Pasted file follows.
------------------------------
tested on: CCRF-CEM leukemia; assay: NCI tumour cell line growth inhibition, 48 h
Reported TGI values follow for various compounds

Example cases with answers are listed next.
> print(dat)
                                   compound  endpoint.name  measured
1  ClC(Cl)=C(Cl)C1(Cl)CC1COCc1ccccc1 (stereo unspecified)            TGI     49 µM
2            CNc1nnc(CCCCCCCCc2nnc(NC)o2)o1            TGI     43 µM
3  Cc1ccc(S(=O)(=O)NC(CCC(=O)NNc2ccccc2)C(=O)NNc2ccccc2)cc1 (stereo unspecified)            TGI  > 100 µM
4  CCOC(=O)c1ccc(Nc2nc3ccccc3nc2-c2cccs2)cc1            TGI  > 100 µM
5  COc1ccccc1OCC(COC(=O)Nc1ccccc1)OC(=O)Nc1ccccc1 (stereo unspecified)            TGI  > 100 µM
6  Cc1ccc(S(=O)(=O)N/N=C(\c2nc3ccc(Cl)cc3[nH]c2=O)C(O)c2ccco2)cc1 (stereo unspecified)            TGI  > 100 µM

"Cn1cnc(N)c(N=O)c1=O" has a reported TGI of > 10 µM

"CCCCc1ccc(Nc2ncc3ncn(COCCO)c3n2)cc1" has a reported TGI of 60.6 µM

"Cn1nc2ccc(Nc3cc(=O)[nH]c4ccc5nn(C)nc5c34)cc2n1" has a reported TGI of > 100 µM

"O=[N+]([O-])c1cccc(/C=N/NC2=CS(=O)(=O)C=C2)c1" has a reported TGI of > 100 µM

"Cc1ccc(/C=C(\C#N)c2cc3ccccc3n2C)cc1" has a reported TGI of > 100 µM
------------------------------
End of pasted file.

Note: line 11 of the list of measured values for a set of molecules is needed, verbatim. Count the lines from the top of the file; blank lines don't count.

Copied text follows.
6  Cc1ccc(S(=O)(=O)N/N=C(\c2nc3ccc(Cl)cc3[nH]c2=O)C(O)c2ccco2)cc1 (stereo unspecified)            TGI  > 100 µM